Japanese tsunami 11/3/11

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A lesson powerpoint planned to give KS3 students an immediate and supportive lesson on the Japanese Earthquake and Tsunami.

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Japanese tsunami 11/3/11

  1. 1. In advance of the lesson you may choose to set up a KML layer on Google Earth for recent earthquake activity to support the lesson with GIS:<br />Real time earth quake layer for GIS (KML)<br />
  2. 2. Maproomblog.com<br />Tokyo times<br />
  3. 3. Japanese Earthquake and Tsunami.<br />11 March 2011<br />5.46 am GMT<br />
  4. 4. Learning Objectives:<br /> To examine our emotional responses to the event and recognise their importance.<br /> To investigate what caused Japans biggest ever earthquake and the subsequent Tsunami waves.<br />
  5. 5. This is Yuuki Honda, Ms Pook’s friend, who lives 20 miles east of Tokyo. What do you think he is thinking and feeling right now. Add your ideas to the thought bubbles on your sheet.<br />
  6. 6. Add your own thoughts and feelings to the sheet and then those of some of your classmates and teachers.<br />
  7. 7.
  8. 8. It is normal and caring during and after big world events to have a strong emotional response.<br /> Anxiety is a feeling which comes from unresolved worries. If this event makes you feel anxious make sure you talk it over with someone.<br />
  9. 9. News clip – up to 20 mins available<br />
  10. 10. Google images<br />
  11. 11. www.hammertech.wikispaces.com<br />
  12. 12. www.terradaily.com<br />
  13. 13. Plate boundary modelling<br /> A5 card with 3 slits<br /> Strips of A4 paper<br />Thread through and model the boundary<br />
  14. 14. Teacher instructions<br />Model of sea floor spreading and destructive plate boundaries.<br />
  15. 15. Alternative activity:<br />Stick the map onto a paper plate;<br />Draw on the plate boundaries;<br />Cut and model their movement;<br />
  16. 16. www.travel.state.gov<br />
  17. 17. Volcanolovers.net<br />
  18. 18. Air-worldwide.com<br />
  19. 19. The Tsunami Wave explained:<br />Most Tsunamis are caused by earthquakes generated in a subduction zone. The friction between the subducting and overiding plates is enormous. The friction prevents a slow and steady rate of movement and the two plates become ‘stuck’<br />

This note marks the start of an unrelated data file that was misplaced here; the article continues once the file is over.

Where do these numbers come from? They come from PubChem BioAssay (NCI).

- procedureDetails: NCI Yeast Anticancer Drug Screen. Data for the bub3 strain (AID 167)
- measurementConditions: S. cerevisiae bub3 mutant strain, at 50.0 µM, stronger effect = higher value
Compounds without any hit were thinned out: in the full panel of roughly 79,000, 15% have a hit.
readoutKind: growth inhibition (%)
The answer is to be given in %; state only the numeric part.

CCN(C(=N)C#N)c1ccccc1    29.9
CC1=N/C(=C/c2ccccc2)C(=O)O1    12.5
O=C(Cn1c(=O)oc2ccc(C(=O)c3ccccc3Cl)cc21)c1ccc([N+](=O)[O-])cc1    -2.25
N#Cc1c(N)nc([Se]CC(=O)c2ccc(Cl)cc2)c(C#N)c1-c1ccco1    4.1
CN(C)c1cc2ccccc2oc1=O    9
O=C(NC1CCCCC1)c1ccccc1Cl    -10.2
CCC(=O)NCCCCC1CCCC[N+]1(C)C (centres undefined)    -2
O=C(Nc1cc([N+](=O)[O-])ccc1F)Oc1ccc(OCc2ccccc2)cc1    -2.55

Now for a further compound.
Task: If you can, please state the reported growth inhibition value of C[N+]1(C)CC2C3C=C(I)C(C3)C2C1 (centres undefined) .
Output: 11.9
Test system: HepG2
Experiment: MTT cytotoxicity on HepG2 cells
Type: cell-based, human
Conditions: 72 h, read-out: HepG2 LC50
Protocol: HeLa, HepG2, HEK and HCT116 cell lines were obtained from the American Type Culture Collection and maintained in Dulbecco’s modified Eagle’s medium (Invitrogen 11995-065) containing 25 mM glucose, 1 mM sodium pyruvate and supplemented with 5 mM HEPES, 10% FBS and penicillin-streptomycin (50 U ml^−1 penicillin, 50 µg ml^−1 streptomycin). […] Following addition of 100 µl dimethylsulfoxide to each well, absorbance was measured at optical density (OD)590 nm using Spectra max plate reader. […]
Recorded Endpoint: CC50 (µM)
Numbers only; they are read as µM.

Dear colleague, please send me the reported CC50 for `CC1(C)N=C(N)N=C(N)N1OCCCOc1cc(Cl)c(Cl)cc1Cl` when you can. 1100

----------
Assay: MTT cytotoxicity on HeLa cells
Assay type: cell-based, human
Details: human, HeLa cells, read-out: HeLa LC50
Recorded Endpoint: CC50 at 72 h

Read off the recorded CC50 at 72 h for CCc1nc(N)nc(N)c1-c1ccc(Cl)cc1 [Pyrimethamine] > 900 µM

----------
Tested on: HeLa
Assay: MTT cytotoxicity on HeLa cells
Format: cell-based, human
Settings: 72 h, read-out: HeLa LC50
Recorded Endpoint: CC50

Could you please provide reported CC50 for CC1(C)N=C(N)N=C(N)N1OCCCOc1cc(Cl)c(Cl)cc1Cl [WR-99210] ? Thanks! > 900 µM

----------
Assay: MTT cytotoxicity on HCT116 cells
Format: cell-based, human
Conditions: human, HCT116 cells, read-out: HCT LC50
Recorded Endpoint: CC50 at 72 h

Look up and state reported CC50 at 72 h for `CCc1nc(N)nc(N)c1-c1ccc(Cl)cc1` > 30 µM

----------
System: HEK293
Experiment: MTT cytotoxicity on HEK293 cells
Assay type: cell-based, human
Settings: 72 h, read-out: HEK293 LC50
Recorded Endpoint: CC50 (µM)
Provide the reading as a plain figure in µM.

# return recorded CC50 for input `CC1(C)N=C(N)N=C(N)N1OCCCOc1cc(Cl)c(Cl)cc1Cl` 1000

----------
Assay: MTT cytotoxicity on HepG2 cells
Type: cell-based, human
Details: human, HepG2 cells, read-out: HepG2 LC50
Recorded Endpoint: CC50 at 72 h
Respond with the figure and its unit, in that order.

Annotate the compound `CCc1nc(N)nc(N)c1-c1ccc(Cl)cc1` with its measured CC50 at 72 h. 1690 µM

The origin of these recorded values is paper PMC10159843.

20. 20. As the stuck plate continues to descend the motion causes a slow distortion of the plate above. The result is an accumulation of energy very similar to the energy stored in a compressed spring. Energy can accumulate in the overriding plate over a long period of time – decades or even centuries.<br />
  21. 21. Energy accumulates in the overriding plate until it exceeds the friction sticking the two plates together. When this happens, the overriding plate snaps forward. This sudden motion is the cause of the tsunami – because it gives and enormous shove to the overlying water. At the same time inland areas of the overriding plate are suddenly lowered.<br />
  22. 22. The Tsunami races away from the epicentre. The moving wave begins travelling out from where the earthquake has occured. Some of the water travels out and across the ocean basin, and, at the same time, water rushes landward to flood the recently lowered shoreline.<br />
  23. 23. There are a number of smart phone apps on the market which locate earthquakes once they have taken place.<br />Blog.radioactiveyak.com<br />
  24. 24. Can you design an app to help people with a Tsunami disaster:<br /> Things you might consider:<br /> Warnings<br /> Social networks to help people find shelter and missing relatives<br /> GIS to help people find medical help, food and supplies.<br /> Describe your app and explain what it does.<br />
  25. 25. Stick the app designs around the room and ask students to peer assess them:<br />Which one would you buy and why?<br />
  26. 26. Addtional suggestions for activities:<br />Use Tony Cassidy’s tectonic hands to model plate boundaries.<br />

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